Fast Food History
One of the great pioneers of the fast food industry was a man named Carl Karcher. He was a farm boy who grew up in Ohio, but at the age of 24, he moved to Anaheim, California, to work at his uncle’s factory. Like most Americans, he wanted “the American Dream” -- to work hard, be prosperous and have a great life. In 1939, Carl wanted to go into business for himself and purchased a hot dog cart and began his “curb service” of selling hot dogs on the street to customers as they drove up in their cars. Because this was during the time that automobiles were so popular, people did not want to have to get out of their cars to eat and Carl’s business flourished. Within five months after Carl bought the cart, he was able to buy a second one and continue the dream. Before long, he was opening a drive-in restaurant called “Carl’s Drive-In Barbeque”. |
History of the Fast Food Industry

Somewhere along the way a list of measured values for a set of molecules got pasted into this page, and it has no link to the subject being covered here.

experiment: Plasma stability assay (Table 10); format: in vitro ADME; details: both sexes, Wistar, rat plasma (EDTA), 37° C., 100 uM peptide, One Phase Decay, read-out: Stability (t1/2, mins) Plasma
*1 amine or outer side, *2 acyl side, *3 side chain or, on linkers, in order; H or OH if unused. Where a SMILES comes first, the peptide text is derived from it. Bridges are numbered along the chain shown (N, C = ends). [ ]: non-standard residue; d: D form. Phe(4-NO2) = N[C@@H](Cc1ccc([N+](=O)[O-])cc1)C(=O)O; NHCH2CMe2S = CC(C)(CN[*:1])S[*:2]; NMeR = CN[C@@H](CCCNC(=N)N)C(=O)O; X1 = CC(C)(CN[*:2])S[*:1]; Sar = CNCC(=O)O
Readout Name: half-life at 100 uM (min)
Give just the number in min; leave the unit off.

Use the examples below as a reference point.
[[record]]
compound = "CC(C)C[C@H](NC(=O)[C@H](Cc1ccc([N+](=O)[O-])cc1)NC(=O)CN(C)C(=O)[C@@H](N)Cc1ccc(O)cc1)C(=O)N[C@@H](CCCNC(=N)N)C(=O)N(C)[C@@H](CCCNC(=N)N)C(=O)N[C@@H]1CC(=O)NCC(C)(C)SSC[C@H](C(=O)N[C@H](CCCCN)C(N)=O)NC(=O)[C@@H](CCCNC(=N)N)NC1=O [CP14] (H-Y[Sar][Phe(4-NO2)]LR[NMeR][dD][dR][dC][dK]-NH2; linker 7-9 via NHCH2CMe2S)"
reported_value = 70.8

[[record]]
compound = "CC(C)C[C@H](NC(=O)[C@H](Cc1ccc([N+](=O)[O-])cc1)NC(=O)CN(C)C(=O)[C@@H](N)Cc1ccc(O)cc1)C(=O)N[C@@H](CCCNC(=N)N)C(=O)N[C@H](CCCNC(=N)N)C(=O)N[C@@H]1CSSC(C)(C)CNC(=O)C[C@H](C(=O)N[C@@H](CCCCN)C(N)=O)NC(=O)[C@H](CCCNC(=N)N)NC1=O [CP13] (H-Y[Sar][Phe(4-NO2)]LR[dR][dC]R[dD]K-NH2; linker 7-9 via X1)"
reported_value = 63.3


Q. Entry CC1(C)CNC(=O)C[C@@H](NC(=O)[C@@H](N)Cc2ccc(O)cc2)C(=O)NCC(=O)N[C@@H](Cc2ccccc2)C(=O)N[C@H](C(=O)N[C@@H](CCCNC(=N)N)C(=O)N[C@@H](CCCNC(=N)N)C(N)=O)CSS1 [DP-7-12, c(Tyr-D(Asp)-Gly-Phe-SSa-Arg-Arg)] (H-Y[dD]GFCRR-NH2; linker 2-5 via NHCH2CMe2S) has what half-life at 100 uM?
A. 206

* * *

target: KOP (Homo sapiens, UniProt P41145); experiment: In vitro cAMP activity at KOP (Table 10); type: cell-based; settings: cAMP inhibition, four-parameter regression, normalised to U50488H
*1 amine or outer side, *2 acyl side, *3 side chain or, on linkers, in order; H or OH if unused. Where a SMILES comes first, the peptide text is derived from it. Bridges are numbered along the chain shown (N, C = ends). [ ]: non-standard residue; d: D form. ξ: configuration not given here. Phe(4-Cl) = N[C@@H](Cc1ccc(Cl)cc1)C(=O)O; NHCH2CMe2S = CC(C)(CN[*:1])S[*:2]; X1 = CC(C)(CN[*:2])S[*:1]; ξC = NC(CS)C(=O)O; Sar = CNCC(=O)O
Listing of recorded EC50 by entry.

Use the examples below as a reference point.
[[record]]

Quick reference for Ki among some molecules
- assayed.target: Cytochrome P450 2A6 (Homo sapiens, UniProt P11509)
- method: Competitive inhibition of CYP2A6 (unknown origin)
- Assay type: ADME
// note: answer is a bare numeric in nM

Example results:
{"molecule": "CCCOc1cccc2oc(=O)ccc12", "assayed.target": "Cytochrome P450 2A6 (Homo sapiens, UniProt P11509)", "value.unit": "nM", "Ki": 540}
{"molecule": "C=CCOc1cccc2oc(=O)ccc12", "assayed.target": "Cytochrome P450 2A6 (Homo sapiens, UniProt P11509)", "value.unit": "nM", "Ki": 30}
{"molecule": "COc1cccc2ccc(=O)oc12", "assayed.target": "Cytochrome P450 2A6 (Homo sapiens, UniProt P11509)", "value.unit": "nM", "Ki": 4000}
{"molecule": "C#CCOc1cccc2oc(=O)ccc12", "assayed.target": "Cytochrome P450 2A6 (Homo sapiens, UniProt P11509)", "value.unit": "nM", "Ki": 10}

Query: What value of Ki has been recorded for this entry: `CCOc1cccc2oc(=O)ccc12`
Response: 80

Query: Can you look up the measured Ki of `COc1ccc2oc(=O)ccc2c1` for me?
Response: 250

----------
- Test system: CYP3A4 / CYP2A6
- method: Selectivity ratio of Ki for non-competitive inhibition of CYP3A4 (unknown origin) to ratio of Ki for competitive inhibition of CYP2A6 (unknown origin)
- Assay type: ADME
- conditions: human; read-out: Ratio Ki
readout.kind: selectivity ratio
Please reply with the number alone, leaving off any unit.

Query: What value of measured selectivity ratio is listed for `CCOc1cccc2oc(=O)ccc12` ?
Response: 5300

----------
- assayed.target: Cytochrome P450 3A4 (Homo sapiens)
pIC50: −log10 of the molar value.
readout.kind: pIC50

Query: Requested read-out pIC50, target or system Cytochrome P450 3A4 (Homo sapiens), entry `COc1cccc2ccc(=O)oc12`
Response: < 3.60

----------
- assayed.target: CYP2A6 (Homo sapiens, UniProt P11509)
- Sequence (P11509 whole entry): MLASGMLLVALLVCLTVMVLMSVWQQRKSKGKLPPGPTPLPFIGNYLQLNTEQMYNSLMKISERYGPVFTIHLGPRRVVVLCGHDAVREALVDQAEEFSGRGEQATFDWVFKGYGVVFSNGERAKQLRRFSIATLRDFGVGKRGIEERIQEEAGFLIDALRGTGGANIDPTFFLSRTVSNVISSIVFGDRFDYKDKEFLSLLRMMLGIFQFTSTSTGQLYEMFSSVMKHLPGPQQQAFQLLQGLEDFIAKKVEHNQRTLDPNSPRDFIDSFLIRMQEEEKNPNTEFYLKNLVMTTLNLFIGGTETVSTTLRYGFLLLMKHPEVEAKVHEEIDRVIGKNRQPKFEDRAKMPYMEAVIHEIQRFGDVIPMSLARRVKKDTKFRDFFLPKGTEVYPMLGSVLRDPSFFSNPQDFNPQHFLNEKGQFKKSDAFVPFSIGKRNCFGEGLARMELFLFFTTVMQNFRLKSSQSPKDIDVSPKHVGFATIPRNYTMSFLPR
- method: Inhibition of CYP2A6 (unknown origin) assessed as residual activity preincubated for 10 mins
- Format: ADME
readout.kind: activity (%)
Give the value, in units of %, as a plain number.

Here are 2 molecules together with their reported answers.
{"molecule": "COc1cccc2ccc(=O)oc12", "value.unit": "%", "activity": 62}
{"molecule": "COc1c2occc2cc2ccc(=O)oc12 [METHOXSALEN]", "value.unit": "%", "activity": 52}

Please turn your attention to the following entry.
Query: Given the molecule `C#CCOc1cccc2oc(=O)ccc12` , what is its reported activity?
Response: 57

Though pubs and coffee houses were popular in the western world by the 18th century, the idea of eating out for fun didn't take off in Western society until the late 18th century. Industrialization and automation turned out to be a boon for the fast food industry as the rise of automobiles in the world also marked the rise in dining out and drive in restaurants. The two World Wars and growth in American economy firmly entrenched the concept of fast food as an American way of life. Today, the United States boasts of the largest fast food industry in the world, and more than 100 countries around the world have American-owned fast food restaurants. Fast food preparation and food servicing provides employment to approximately 2 million U.S. workers in the USA. And since the US is considered to be the capital or pioneer of the fast food industry let us take a look at a brief time-line of the fast food industry in America.
Though accompaniments like coleslaw, baked potatoes and mushy peas satisfy the established and widely accepted compulsion for vegetable-intake, the fried...